1980 3Rensho-- 1975 Raleigh Sprite 3spd
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  14. #39
    Crawlin' up, flyin' down bikingshearer's Avatar
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    SF Bay Area, esp. East Bay:

    1.bike friendly
    ++++
    2.weather friendly
    ++++ (you can ride year round, if you can tolerate rain and 40 degrees in the winter)
    3.least volume of motor vehicle traffic
    +++ (average - can be great or awful, depending on the road, time of day and day of week - wonderful country roads are usually close by)
    4.cultural activities
    +++++
    5.access to creative shopping and diverse places to eat out
    +++++ (SF, Oakland, Bekeley, Palo Alto, Marin) ++++ (rest of the area)
    6.culturally diverse populace
    +++++ (SF proper) ++++ (Oakland/Berkeley) +++ (Further east)
    7.diverse housing stock of moderate cost homes and/or rentals
    + (diverse, yes - cheap, fuhgeddabouditt)
    8.average to above average air quality
    +++

    Awesome weather, awesome roads, awesome trails, incredible cultural diversity, mostly civilized and aware drivers. Ungodly housing costs are the one big drawback. Well, that and the massive earthquake that may or may not happen in your lifetime.

  15. #40
    Senior Member ken cummings's Avatar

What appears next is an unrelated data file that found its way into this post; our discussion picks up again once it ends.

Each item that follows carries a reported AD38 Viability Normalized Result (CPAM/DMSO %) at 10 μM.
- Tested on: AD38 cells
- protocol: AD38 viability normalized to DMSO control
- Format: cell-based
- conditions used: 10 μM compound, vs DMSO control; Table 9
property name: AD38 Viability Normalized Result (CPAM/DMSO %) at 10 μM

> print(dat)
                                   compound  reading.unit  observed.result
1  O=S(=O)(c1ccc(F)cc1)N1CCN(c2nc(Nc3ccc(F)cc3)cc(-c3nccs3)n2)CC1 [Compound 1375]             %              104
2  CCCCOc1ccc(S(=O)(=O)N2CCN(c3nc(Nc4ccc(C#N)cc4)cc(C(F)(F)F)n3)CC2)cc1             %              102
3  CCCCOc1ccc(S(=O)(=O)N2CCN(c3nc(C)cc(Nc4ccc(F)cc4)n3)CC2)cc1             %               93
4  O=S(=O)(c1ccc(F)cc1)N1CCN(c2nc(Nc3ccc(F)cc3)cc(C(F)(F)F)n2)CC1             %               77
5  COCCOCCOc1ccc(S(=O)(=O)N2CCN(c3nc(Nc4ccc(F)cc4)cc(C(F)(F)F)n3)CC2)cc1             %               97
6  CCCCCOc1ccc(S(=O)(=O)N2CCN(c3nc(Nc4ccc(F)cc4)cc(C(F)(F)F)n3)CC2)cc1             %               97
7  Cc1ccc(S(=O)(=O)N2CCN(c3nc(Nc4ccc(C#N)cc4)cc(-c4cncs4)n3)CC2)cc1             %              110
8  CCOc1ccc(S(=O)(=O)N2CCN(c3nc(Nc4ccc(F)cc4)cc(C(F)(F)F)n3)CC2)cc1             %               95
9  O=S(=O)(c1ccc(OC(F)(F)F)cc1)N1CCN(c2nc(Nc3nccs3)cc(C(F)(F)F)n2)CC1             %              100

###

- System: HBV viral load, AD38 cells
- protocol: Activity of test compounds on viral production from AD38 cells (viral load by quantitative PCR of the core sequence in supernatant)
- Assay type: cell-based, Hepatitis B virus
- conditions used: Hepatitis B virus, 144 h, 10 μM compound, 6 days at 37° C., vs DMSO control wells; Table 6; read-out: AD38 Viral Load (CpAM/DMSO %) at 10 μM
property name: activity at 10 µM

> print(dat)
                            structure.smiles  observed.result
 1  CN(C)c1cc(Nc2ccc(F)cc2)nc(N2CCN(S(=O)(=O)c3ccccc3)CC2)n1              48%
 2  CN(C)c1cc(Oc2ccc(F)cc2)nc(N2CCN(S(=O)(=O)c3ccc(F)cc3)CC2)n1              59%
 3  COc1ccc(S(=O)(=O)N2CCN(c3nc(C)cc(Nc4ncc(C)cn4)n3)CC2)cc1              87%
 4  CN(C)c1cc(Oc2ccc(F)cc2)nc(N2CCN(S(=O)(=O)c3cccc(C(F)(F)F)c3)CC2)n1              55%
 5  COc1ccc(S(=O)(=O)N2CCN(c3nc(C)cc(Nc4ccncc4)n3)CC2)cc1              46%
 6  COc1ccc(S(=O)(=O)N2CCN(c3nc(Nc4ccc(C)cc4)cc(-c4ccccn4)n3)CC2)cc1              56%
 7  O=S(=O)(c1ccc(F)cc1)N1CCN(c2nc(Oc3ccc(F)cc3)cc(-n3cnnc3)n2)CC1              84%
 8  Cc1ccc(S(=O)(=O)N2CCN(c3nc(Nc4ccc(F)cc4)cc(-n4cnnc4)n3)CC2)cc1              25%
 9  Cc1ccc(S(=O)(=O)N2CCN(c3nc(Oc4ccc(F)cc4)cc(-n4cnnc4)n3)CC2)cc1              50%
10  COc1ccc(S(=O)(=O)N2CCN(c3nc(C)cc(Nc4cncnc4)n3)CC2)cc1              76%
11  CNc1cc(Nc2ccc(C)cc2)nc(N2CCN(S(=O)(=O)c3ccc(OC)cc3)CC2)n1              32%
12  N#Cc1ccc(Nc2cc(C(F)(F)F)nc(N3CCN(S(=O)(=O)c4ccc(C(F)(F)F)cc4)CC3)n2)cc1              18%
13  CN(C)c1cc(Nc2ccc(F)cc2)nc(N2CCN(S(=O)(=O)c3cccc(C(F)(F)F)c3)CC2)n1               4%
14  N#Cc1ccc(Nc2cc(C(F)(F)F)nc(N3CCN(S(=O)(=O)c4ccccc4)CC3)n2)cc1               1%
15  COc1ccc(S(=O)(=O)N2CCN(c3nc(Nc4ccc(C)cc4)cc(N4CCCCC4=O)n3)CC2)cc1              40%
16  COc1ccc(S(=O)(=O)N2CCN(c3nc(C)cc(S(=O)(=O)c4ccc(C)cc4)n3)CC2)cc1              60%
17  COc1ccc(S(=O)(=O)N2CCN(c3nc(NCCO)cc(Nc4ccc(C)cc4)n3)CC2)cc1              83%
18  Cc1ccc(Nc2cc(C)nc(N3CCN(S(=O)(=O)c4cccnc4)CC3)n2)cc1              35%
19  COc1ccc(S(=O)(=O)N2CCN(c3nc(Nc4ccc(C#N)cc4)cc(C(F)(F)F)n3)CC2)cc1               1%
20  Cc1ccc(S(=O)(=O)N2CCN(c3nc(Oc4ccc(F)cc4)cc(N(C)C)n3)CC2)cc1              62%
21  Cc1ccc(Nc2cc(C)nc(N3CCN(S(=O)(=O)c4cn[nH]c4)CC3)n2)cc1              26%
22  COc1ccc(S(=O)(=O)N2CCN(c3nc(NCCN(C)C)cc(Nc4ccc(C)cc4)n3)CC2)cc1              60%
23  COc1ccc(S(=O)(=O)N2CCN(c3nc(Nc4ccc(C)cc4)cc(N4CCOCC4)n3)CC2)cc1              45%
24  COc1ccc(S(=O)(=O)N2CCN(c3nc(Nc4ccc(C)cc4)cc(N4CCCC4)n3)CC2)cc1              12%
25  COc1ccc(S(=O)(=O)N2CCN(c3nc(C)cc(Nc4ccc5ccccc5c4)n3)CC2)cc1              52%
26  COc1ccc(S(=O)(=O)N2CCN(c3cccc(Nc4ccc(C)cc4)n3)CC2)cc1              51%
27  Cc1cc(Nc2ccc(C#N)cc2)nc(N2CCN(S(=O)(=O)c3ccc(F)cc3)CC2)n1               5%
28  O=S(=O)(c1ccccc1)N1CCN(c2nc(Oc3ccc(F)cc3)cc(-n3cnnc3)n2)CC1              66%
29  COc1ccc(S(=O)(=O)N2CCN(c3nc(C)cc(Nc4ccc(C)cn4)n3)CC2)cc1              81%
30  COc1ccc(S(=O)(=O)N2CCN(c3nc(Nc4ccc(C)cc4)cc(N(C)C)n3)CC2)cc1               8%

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    Quote Originally Posted by kf5nd
    yeah, but how does Boulder rate for item 7 ? A score of -100,000 ?
    I hear that. My sister was co-owner of the McStain corporation in Boulder and did much of their housing design work. So many people wanted to live there a restriction was put on the amount of building permits. Demand then drove the prices even higher. Kind of like where I live now, north of San Francisco. High scores in all the other areas but if I had not inherited a paid-off house I could not live here.
    This space open

  16. #41
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    Quote Originally Posted by attercoppe
    Boulder may also score well on age and gender diversity, but racial diversity? Not so much. (Speaking of which, is there really anyplace that doesn't have a diverse gender demographic?)
    of course there is - this forum is worldwide! include for starters anywhere where the predominant industry is mining.
    northern australia is a classic example.
    my bike-heaven would be somewhere in northern china. pity about the air quality...

  17. #42
    Sophomoric Member Roody's Avatar
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    OK, here's my rating for Lansing, Michigan (not that anybody cares, although it probably is typical for a medium sized Midwestern city.)

    1.bike friendly
    +++
    Come on, we build cars here! Few bike facilities, but motorists are usually nice. Active cycling groups.

    2.weather friendly
    +++